1 National Incident Management System (NIMS) Update 1 Matthew P Bernard NIMS Coordinator FEMA Region X April 2012
2 Presentation Agenda Overview of PPD 8 National Preparedness NIMS Overview NIMS Update 2012 New NIMS Training Program NIMS All Hazards ICS Position Specific Training NIMS Guidelines and Forms Update NIMS Resources Management
3 Overview Presidential Policy Directive 8 (PPD 8) National Planning Frameworks 3 Matthew P Bernard NIMS Coordinator FEMA Region X April 2012
4 PPD 8 Components National Preparedness Goal (NPG) National Preparedness System (NPS) National Preparedness Report National Frameworks Federal Interagency Operational Plans Building and Sustaining Preparedness
5 National Preparedness System (NPS) Components Threat Hazard Identification and Risk Assessment (THIRA) Organization/Resource Guidance (NIMS) National Training and Education System (NTES) National Planning System (NPS) National Exercise Program (NEP) Corrective Action Program / Remedial Action Management Program (CAP RAMP) Comprehensive Assessment System (CAS)
6 National Preparedness System (NPS) The new and improved Preparedness cycle under PPD 8 Remedial actions THIRA Exercises Validating Capabilities Identifying and Assessing Risk Planning Planning to Deliver Capabilities Reviewing and Updating Estimating Capabilities Requirements Assessments Building and Sustaining Capabilities Community Prep Training Organize and Equip (NIMS!)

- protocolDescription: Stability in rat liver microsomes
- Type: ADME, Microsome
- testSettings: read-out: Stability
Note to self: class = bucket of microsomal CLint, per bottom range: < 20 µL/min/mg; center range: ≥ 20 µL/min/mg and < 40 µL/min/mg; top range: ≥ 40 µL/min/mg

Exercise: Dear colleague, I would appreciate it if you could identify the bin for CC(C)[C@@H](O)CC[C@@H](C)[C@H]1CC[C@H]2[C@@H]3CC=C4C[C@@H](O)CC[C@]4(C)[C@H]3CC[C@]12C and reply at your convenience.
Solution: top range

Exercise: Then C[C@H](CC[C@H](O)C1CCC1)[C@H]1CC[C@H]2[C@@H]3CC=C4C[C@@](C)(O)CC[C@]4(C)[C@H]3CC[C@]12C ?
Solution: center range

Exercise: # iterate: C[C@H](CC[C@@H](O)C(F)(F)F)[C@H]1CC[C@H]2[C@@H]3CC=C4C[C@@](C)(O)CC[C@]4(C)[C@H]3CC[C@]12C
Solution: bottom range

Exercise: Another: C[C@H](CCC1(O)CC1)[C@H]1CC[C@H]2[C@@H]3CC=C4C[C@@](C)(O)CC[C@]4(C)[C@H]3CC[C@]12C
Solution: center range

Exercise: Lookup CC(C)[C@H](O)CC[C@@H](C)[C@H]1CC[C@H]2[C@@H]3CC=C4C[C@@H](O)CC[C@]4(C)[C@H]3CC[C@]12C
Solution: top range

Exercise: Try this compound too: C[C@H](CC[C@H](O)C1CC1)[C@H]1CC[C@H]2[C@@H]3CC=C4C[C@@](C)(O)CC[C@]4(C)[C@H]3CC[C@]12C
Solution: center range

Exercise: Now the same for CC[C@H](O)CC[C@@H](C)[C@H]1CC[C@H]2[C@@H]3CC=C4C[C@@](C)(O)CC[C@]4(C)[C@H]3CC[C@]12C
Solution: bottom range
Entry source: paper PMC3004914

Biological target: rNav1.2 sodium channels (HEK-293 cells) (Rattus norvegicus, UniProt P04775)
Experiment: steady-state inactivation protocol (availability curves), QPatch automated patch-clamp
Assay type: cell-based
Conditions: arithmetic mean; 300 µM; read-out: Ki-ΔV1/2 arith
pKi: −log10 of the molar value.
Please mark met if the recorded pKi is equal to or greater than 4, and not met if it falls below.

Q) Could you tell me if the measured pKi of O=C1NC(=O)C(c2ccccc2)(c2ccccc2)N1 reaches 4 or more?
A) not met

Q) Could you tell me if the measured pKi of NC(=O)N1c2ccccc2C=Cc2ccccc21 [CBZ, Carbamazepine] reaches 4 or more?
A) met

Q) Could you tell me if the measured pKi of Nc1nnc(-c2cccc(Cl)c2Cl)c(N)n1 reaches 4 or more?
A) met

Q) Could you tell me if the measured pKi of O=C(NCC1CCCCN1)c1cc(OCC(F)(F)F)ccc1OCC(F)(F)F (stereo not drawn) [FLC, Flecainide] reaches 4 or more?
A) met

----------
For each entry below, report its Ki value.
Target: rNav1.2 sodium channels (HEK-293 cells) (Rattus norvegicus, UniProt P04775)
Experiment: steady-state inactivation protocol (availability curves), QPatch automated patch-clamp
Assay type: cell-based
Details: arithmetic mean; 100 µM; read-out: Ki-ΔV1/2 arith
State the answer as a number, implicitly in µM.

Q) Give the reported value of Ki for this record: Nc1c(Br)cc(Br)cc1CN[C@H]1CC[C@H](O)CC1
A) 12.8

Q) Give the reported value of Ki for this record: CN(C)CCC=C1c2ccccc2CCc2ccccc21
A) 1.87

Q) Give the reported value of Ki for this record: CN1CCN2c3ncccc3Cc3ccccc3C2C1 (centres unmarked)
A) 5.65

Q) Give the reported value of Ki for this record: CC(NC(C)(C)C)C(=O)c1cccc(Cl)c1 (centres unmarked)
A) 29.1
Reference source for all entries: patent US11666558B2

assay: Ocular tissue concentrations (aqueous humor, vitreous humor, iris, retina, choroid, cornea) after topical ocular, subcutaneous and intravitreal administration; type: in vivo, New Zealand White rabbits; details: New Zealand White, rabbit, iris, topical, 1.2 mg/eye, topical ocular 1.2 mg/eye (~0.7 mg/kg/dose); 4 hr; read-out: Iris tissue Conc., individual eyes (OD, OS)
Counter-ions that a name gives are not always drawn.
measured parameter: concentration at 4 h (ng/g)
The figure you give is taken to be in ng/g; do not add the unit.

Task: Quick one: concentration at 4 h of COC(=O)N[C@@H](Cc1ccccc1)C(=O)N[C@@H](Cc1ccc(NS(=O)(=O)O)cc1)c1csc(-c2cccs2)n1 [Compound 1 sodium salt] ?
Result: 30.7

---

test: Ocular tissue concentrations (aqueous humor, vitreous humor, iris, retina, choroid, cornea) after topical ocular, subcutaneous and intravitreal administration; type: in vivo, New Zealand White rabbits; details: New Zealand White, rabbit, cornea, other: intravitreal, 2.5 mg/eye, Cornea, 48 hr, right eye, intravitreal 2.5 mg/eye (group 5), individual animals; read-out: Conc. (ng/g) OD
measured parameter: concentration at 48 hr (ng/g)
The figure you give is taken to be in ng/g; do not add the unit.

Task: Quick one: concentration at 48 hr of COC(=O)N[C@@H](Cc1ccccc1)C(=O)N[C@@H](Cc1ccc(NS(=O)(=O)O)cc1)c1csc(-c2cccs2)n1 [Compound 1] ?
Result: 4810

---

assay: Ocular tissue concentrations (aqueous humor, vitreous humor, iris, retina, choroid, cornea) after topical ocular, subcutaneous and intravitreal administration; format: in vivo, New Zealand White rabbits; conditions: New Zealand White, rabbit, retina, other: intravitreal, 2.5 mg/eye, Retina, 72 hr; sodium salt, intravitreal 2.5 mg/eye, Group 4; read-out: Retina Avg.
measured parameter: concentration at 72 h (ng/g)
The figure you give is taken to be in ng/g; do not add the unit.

7 What is the National Planning Frameworks System? A Framework not a Plan Written for two audiences Senior elected and appointed officials Emergency Management practitioners Emphasizes roles of the local governments, States, NGOs, individuals and the private sector Establishes Doctrine Engaged partnership Tiered response Scalable, flexible, and adaptable operational capabilities Unity of effort through unified command Readiness to act Establishes planning as a critical element of effective prevention, protection, mitigation response and recovery 7
8 How a Framework is Organized Core Document Doctrine, organization, roles and responsibilities, response actions and planning requirements that guide national response and recovery Emergency Support Function Annexes Mechanisms to group and provide Federal resources and capabilities to support State and local responders 8